Twenty-three of the farmers interviewed participated in EBT programs at the selected research sites. Of those farmers, 87% had positive comments about the program. The remaining 13% were indifferent meaning they did not view the program negatively; it just did not impact their business or their participation in the market. Building on these results, the second major theme that emerged is that farmers have a positive attitude about EBT programs in farmers markets because the way the program is established and operationalized by management makes it simple and convenient for them. One farmer articulated very succinctly the point many other farmers were making. He described that during the market hours he needs to focus on selling his product and that he depends “on the market to take care of all the stuff like that” meaning he depends on the market administration to complete the U. S. Department of Agriculture (USDA) Food and Nutrition Service (FNS) authorization paperwork, to create and administer an alternative redemption system in the market, and to make the whole program as easy as possible for the vendors. Farmers described EBT programs as a “piece of cake” and “very simple.” They are simple because they are “well administered” and “managed for” them. The third theme that emerged is that farmers believe that when a farmers market accepts food assistance benefits it attracts new customers and expands the market’s customer base. One farmer described this by explaining that it “brings a different crowd of people down.” Understanding farmers perspectives on EBT programs as a means for attracting new customers is important. New market customers may lead to increased sales revenue for farmers which is one important factor in whether they decide to continue to participate in the market. Additionally, while it was not a strong theme throughout all interviews, a few farmers discussed both new market customers and the expanded purchasing power of customers using food assistance benefits. One farmer explained that not only are they “seeing many lower-income people” but “for maybe the first time in their life they are able to buy fresh, organic produce.” She said, “It’s amazing to watch.” In this example, the farmer describes that the EBT program attracts new customers and also gives customers the opportunity to purchase new items.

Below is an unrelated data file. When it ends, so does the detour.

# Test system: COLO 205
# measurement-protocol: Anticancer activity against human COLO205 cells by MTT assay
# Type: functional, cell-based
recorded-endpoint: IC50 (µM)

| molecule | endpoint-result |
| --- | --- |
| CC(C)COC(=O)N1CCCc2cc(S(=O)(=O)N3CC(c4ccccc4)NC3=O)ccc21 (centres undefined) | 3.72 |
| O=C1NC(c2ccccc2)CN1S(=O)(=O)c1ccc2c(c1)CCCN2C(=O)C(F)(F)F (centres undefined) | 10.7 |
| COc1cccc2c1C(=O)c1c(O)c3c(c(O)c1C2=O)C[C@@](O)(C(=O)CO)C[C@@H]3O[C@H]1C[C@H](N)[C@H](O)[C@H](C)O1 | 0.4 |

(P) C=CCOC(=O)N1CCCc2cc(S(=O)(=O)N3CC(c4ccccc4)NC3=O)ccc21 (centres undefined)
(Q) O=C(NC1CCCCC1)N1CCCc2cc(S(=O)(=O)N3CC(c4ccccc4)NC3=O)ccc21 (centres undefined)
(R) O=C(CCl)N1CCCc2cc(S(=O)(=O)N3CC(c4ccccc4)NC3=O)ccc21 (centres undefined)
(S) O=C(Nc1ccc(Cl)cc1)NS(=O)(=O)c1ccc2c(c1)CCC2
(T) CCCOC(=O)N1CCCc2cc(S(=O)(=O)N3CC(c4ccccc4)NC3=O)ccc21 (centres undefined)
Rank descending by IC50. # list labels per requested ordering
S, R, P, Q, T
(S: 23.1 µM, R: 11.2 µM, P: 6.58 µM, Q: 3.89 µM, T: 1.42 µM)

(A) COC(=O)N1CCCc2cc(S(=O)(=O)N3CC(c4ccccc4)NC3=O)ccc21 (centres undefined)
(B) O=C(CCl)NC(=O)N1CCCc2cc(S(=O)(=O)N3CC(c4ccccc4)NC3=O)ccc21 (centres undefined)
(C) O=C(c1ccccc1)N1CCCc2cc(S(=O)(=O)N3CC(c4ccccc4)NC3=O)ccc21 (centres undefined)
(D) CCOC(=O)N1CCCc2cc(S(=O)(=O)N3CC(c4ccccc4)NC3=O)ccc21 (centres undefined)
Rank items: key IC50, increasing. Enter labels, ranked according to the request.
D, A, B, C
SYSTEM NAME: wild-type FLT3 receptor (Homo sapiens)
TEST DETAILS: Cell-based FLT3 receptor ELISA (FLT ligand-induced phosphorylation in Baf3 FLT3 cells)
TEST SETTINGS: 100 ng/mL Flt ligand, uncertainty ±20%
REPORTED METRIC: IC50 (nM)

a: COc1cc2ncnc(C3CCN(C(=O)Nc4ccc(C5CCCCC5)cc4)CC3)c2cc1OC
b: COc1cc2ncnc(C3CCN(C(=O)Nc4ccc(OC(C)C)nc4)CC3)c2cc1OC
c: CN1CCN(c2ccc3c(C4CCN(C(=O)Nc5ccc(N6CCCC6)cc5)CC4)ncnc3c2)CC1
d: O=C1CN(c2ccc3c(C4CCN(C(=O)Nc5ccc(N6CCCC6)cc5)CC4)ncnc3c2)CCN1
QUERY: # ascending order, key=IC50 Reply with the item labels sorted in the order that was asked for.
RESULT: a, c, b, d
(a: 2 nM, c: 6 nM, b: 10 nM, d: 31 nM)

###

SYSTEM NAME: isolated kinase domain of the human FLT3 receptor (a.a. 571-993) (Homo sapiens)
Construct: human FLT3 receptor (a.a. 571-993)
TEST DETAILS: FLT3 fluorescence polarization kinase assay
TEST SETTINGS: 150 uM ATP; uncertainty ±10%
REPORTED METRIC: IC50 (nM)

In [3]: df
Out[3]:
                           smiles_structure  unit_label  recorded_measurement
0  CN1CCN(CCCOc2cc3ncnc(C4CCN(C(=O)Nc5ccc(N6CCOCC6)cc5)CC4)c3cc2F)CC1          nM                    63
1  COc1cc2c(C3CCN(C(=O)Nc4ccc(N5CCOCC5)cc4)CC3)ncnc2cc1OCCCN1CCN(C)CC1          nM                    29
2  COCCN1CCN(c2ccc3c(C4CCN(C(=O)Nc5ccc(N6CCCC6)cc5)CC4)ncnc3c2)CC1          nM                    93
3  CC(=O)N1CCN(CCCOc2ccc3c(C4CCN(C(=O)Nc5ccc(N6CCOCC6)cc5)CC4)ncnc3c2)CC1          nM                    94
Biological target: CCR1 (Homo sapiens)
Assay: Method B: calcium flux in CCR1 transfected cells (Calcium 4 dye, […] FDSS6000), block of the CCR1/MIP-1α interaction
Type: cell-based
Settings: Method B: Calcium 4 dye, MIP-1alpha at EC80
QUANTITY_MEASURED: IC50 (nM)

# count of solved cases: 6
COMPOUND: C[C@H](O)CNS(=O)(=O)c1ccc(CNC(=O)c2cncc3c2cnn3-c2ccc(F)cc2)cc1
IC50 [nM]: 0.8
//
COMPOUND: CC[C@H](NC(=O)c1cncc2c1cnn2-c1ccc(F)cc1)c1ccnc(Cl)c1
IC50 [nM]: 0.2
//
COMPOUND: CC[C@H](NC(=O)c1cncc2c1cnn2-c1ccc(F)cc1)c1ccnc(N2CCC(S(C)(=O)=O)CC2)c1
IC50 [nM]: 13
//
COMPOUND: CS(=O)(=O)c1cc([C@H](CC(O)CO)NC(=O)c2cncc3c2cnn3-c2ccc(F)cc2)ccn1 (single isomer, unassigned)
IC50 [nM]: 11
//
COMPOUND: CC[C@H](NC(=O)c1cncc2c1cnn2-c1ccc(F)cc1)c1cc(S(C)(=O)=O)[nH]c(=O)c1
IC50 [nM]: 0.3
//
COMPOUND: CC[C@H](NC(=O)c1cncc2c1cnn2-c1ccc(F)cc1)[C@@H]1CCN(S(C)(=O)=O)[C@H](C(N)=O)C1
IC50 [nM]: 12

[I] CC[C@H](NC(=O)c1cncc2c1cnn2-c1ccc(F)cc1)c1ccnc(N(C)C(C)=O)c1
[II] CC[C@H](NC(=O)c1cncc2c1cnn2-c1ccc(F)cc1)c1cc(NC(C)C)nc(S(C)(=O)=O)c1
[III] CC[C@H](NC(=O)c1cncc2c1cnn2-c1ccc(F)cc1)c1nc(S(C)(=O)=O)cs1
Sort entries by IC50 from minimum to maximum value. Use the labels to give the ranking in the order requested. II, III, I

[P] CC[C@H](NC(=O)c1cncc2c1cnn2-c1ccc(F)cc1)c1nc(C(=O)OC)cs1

At the end of each interview, farmers were asked about what they identify as most important for the survivability of farmers markets in low-income areas. Many farmers indicated that EBT programs and the acceptance of a wide variety of food assistance benefits were essential for the sustainability of farmers markets in low-income areas.
Educational & Outreach Activities
Montri, D., A. Segar, K. Chung and R. Mino. 2011. Accepting Bridge Cards at Michigan Farmers Markets, 3rd Edition. Michigan State University Extension Bulletin E3163. Available online at www.bookstore.msue.msu.edu.
Montri, D., B. Behe and K. Chung. In manuscript. Improving Equitable Access to Fresh Produce through Assessing Michigan Farmers’ Attitudes Regarding Electronic Benefits Transfer (EBT) Programs at Farmers Markets. Prepared for HortTechnology.
Over the course of this project, there has been an increase in awareness of EBT programs at farmers markets amongst Michigan farmers. Dru Montri, the Ph.D. candidate coordinating this project, continues to serve as the Director of the Michigan Farmers Market Association (MIFMA), an organization that she and partners started in 2006 when she was a first year doctoral student. At that time, Michigan had three farmers markets that accepted EBT. At the time of writing this NCR-SARE proposal in early 2008, Michigan had 11 farmers markets that accepted EBT. Since then, the Michigan Farmers Market Association and partners have provided training, technical assistance, financial assistance, mentorship opportunities, and statewide outreach (with separate funding) to start EBT programs in 100 additional farmers markets, increasing the number of farmers markets accepting EBT to 103 in 2012. There are now more than 1,900 farmers and small businesses participating in EBT programs at Michigan farmers markets (Segar, 2012) up from approximately 175 in 2008 when this project started. This research has informed this growth and the continued development of resources for Michigan market managers and farmers.